Throughout the park, a wide variety of materials are used to provide seating, other ‘street furniture’, contemporary sculptures and infrastructure such as bridges across the Bow Back Rivers. Various sports facilities such as the Aquatics Centre (see above),  are also incorporated within the landscape, with terraces and other open areas punctuated by young avenues of trees, shrubs, perennial bedding and lawns. Although the butterfly-friendly planting, rejuvenated ‘naturalised’ habitats, wild flower meadows and copses adjacent to the River Lea will take time to mature into wildlife havens, they already provide an alternative, quieter landscape to the central park and its attractions.

The park’s website mentions a variety of tours as well as several ‘self-guided’ trails with informative leaflets. For example, the Arts Trail features sculptures, ceramics, story plaques and various exhibits incorporated into various pathways, bridges and other infrastructure around the different areas of the park, which covers a site akin to west London’s well-established Hyde Park. An Activity Trail encourages younger participants to explore, draw and think about what they see around them. This will hopefully encourage respect as well as enjoyment for the park’s diverse landscaping A series of outdoor ‘activity rooms’ are also available and differently graded rock-climbing walls, pre-programmed water fountains, abstract ‘cave’ sculptures to explore and a rock garden incorporating rope bridges and sandpits.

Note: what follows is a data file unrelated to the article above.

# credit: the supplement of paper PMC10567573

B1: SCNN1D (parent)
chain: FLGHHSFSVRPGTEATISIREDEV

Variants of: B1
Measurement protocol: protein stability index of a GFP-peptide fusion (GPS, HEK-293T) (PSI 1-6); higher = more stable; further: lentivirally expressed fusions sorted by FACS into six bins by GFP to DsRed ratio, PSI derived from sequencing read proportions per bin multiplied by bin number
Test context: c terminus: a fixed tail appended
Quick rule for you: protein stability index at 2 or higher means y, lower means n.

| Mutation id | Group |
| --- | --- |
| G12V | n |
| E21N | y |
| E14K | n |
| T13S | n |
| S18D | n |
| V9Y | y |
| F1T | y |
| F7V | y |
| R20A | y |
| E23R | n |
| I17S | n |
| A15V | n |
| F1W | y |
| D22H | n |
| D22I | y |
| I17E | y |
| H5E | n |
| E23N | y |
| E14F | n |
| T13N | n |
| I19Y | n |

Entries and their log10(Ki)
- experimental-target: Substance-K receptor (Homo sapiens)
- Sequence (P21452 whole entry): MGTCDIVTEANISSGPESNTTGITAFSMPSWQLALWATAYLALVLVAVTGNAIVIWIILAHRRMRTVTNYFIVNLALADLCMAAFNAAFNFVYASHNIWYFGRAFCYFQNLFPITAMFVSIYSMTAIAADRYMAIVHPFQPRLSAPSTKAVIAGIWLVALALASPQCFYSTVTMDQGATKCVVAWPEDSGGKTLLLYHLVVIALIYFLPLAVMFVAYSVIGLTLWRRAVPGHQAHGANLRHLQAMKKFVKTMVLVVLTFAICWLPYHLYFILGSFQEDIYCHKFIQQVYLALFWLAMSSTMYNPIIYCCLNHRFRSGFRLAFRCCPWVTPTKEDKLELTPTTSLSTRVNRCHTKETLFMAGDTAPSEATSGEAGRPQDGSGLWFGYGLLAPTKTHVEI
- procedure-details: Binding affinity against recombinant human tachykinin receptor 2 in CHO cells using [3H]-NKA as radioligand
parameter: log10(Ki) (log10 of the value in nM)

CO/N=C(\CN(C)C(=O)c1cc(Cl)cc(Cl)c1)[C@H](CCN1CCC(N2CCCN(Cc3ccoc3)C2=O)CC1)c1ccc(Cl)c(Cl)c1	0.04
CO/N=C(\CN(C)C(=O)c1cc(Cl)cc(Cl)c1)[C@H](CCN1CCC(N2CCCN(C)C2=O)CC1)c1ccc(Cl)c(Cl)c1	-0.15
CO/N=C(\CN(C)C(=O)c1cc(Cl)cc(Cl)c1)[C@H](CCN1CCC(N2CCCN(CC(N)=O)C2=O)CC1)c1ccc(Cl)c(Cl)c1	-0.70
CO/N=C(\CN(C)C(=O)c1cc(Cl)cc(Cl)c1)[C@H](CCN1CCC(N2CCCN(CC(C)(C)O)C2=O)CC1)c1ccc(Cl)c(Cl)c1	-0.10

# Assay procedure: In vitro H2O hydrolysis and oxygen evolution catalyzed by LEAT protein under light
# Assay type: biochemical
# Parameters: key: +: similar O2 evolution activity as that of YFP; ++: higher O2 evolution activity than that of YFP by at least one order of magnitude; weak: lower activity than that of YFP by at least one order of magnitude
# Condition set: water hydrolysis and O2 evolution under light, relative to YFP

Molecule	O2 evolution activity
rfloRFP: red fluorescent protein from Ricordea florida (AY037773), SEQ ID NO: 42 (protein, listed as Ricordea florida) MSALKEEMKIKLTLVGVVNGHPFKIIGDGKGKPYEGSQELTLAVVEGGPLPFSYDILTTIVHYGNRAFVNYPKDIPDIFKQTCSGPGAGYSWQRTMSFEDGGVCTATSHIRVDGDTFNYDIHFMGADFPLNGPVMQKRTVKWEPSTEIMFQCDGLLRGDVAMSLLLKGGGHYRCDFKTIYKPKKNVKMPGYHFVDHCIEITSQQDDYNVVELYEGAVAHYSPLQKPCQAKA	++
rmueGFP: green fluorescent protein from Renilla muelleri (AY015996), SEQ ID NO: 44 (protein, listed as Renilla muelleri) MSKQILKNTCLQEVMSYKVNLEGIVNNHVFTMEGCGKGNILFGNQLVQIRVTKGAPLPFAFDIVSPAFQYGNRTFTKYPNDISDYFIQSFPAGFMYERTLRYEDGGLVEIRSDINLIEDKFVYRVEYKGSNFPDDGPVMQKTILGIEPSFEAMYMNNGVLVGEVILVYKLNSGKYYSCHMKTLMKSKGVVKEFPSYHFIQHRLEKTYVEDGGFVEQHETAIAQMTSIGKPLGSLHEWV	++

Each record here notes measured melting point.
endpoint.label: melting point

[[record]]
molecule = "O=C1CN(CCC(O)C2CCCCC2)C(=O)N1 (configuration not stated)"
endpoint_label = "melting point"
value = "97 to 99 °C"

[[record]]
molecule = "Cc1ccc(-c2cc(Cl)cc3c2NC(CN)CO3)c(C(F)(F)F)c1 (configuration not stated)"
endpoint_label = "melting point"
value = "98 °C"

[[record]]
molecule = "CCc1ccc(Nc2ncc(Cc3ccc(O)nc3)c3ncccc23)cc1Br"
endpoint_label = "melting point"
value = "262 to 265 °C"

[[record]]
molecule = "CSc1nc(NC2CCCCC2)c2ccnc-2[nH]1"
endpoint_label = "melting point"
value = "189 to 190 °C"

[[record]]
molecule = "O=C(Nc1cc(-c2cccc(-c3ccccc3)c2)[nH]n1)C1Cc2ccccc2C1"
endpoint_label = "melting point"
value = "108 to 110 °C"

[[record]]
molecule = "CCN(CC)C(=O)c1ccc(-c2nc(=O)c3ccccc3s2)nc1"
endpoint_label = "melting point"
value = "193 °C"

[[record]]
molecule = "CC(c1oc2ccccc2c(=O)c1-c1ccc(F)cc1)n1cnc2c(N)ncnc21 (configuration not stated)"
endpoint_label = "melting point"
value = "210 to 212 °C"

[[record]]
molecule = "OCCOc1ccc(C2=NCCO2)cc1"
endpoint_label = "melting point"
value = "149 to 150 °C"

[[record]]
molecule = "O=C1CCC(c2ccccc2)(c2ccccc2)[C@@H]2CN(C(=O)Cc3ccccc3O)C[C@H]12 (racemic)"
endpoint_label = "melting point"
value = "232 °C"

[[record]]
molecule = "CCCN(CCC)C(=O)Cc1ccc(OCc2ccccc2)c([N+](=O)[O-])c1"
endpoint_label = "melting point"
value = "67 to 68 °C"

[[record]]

The Orbit and Water Fountains

And, while some await excitedly for West Ham’s new stadium, a highlight for me was the Arcelormittal Orbit red steel sculpture tower by Anish Kapoor, currently the highest sculpture in London (see above). The tower offers extensive views of the park and its hinterland, a key area during East London’s 19th century industrialisation and now central to its 21st century regeneration.


Fiona Hope, BGT Secretary